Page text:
Another month has flown by in the grounds and gardens of Middleton Hall with hopefully many of you visiting our winter open day and enjoying the snowdrops. Snowdrops really start the gardening season in earnest with their beautiful white flowers.
Snowdrops (Galanthus nivalis) earned their name from the combination of two Greek and Latin words. Galanthus, from the ancient Greek means milk white flower, while the Latin word nivalis means resembling snow Carl Linnaeus classified the flower in 1753. Carl Linnaeus was not the first person to try to start classified plants, our very own John Ray did this before him and Linnaeus classification which we use today may not have happen without John Ray’s work, which just makes working hear so interesting and special with its association with Mr. Ray Walking past his portrait every day is a great reminder of the importance of the work the great man did and I personal find it a great encouragement with the work we do at Middleton Hall. Back to snowdrops, in many countries they use the flowers in medicinal treatments and is currently been investigated for its use in the treatment against Alzheimer’s, so like so many plants which we all enjoy there are hidden story’s. One of the tasks we will be doing this month is lifting and dividing the snowdrops, March is the best time to do this, choose a large well established clump dig it up carefully, the bulbs should be deep so take care, soak the clump in a bucket of water then tease it apart, then replant small cluster of bulbs 10cm apart and at the same depth as before. Our display has been really good this year but by doing this year in year out we hope to be able to establish the snowdrops even more in the coming year, so very early plug remember to come and have a look in 2018, not to wish the year away, we are only getting started.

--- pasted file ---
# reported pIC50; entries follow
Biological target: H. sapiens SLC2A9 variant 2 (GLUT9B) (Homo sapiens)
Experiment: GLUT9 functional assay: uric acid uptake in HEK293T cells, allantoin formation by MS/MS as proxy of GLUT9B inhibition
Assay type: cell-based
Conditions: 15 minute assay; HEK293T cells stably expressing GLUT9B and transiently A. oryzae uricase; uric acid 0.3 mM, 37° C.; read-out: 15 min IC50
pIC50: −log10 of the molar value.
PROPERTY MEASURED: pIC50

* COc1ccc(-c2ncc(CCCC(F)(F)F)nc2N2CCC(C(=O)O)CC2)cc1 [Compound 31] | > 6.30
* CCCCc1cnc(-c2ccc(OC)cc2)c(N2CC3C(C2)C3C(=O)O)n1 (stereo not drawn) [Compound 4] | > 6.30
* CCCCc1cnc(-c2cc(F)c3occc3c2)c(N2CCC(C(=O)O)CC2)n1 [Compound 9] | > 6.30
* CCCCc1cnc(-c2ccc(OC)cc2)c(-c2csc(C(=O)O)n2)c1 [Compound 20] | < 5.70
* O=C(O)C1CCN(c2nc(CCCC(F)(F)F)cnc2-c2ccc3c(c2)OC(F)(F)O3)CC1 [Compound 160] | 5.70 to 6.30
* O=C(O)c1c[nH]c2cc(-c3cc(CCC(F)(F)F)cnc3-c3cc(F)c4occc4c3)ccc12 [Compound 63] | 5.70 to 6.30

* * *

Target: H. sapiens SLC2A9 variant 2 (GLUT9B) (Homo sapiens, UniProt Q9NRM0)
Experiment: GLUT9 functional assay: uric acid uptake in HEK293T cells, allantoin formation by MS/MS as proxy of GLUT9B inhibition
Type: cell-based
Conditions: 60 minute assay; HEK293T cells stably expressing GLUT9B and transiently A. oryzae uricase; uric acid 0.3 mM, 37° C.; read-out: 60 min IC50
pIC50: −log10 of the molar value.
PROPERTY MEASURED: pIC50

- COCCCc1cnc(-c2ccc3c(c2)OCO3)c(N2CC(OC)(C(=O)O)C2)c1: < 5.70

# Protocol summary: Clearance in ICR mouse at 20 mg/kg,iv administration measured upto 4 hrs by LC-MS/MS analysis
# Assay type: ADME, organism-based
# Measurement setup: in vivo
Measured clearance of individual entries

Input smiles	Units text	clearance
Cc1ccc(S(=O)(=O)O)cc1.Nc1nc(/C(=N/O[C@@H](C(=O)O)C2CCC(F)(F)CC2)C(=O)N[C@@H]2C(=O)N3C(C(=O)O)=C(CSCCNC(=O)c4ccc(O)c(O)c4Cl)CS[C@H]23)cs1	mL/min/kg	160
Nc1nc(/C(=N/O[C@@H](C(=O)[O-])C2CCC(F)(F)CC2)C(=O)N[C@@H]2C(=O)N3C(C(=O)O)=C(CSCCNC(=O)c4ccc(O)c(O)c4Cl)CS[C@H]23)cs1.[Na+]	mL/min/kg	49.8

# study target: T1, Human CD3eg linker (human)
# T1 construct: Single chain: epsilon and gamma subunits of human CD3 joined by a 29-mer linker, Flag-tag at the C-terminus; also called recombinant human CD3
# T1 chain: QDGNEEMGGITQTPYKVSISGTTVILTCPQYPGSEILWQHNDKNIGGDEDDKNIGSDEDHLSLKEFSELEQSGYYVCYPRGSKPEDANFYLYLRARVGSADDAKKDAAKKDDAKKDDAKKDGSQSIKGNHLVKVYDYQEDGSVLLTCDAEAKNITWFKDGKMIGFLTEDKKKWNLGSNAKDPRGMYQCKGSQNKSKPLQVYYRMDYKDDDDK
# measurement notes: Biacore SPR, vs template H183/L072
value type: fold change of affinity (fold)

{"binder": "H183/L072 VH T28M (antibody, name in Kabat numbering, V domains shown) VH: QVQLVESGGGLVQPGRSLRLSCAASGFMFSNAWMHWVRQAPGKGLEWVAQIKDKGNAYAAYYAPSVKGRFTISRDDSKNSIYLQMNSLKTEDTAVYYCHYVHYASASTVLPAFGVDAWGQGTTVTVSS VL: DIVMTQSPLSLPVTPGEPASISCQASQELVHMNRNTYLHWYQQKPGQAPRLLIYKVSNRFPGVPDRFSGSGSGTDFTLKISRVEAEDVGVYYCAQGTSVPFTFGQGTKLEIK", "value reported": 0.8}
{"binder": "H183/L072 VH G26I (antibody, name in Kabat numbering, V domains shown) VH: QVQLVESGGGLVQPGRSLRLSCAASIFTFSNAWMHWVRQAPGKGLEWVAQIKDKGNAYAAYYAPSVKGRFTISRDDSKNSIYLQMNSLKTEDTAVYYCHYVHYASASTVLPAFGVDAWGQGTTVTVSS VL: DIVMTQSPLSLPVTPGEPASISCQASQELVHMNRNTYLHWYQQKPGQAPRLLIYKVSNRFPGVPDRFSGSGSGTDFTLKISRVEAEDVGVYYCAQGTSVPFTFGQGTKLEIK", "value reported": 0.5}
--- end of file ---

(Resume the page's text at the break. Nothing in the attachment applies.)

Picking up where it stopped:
The walled garden re-development is going from strength to strength, February we have pruned the Wisteria on the pergola, double digging the planting borders with a mix compost and manure which is a job I love doing there’s nothing better on a quiet still day then working with the soil, especially after winter. The pick of all the plants in the garden this month for me has to be the Daphne, the scent is just amazing and I make ever excuses possible to have to walk past it to stop and enjoy it. Daphne is a genus of between 50 and 95 species of deciduous and evergreen shrubs in the family of Thymelaeaceae its native to Asia, Europe and North Africa.
This month’s tips from the Head Gardener
- Sow tender veg and flowers
- Use fleece to protect vulnerable new plants from late frost
- Lay new turf in mild, damp weather, so it roots in quickly
- Lift and divide overgrown clumps of perennials
- Prune bush and climbing roses
- Life and divide snowdrops
- Plant Shrubs now so they get off to a good start
So until next month’s Blog enjoy your garden, and plan your first visit of the season to Middleton Open seasons start April
Middleton Hall March 2017.